1:1-8 The Israelites were convinced that the war against the Canaanites was to be continued; but they were in doubt as to the manner in which it was to be carried on after the death of Joshua. In these respects they inquired of the Lord. God appoints service according to the strength he has given. From those who are most able, most work is expected. Judah was first in dignity, and must be first in duty. Judah's service will not avail unless God give success; but God will not give the success, unless Judah applies to the service. Judah was the most considerable of all the tribes, and Simeon the least; yet Judah begs Simeon's friendship, and prays for aid from him. It becomes Israelites to help one another against Canaanites; and all Christians, even those of different tribes, should strengthen one another. Those who thus help one another in love, have reason to hope that God will graciously help both. Adoni-bezek was taken prisoner. This prince had been a severe tyrant. The Israelites, doubtless under the Divine direction, made him suffer what he had done to others; and his own conscience confessed that he was justly treated as he had treated others. Thus the righteous God sometimes, in his providence, makes the punishment answer the sin.Render "and the children of Judah fought against Jerusalem, and took it, and smote it," etc. With regard to the capture of Jerusalem there is some obscurity. It is here said to have been taken, smitten with the edge of the sword, and burned, by the children of Judah. In Joshua 12:8, Joshua 12:10 the Jebusite and the king of Jerusalem are enumerated among Joshua's conquests, but without any distinct mention of the capture of the city; and in the marginal reference we read that the Jebusites were not expelled from Jerusalem, but dwelt with the children of Judah (compare Judges 1:21). Further, we learn from Judges 19:10-12 that Jerusalem was wholly a Jebusite city in the lifetime of Phinehas Judges 20:28, and so it continued until the reign of David 2 Samuel 5:6-9. The conclusion is that Jerusalem was only taken once, namely, at the time here described, and that this was in the lifetime of Joshua; but that the children of Judah did not occupy it in sufficient force to prevent the return of the Jebusites, who gradually recovered complete possession.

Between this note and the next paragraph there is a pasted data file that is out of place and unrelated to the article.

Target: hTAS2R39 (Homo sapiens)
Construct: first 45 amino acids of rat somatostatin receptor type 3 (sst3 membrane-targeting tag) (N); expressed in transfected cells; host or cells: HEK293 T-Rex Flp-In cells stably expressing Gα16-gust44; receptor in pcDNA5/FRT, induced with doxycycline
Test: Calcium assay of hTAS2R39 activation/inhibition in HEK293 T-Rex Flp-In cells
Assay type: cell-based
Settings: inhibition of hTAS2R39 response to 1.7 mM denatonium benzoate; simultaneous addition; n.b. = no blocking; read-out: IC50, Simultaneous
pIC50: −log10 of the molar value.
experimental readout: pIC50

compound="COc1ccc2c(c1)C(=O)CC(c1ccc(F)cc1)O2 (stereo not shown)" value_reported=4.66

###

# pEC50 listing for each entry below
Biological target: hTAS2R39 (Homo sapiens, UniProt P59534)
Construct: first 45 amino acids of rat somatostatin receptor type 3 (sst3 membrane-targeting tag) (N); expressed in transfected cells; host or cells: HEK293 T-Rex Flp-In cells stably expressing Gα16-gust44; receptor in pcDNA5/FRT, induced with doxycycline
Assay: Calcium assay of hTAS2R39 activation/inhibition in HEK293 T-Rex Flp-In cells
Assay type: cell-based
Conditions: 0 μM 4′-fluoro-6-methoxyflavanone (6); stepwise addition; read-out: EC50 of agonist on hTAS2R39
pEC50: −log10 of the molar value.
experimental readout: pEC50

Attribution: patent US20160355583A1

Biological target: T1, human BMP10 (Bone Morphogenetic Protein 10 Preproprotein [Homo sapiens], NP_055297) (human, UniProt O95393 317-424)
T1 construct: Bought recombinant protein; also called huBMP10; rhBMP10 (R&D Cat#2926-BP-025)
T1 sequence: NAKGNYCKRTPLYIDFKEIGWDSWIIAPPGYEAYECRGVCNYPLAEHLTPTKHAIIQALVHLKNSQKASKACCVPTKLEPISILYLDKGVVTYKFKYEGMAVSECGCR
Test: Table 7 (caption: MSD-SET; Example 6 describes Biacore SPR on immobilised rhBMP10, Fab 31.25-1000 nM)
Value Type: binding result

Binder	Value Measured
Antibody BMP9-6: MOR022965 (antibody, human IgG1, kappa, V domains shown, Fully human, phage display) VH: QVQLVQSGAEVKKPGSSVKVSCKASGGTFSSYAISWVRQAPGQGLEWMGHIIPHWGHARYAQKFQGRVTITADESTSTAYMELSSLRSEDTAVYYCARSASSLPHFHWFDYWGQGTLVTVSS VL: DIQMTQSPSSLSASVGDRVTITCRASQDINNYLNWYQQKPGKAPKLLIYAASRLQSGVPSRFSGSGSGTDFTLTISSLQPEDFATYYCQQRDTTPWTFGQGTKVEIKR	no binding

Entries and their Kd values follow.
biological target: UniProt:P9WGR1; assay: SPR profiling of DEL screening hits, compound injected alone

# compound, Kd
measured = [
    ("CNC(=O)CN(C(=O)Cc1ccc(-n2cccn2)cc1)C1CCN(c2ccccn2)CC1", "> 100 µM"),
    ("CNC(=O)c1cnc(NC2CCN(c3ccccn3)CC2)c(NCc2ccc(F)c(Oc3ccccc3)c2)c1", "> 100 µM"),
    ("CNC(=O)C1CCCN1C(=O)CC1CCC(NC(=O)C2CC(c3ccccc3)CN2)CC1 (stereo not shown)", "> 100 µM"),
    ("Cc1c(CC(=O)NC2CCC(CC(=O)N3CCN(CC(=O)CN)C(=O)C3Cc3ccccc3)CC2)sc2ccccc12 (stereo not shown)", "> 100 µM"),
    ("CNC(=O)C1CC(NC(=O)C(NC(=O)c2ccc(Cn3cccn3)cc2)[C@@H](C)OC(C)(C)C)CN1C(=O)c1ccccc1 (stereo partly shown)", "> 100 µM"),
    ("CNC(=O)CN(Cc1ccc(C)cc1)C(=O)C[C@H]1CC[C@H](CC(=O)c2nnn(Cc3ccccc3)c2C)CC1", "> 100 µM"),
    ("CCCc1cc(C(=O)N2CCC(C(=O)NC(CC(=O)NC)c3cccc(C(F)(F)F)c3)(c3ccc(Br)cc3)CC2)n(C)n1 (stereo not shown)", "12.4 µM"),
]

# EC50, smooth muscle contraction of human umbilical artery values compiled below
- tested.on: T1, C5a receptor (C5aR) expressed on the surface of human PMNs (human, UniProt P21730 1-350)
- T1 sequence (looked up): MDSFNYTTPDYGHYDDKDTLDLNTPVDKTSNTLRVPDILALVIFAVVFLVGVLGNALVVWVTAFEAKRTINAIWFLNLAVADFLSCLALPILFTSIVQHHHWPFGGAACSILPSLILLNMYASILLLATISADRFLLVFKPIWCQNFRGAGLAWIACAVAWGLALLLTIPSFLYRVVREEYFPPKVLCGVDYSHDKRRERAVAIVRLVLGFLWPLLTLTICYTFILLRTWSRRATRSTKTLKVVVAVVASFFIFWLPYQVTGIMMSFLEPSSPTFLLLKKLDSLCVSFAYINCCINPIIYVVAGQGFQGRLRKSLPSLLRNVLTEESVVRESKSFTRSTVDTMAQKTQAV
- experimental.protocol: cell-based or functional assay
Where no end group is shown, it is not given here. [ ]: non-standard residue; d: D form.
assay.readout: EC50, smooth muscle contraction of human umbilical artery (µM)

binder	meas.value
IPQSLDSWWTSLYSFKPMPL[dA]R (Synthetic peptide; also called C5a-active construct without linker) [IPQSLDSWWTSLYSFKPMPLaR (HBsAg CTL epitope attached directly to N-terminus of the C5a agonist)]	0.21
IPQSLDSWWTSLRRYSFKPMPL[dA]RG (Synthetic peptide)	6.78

Set the city on fire - A phrase found only at Judges 20:48; 2 Kings 8:12, and Psalm 74:7.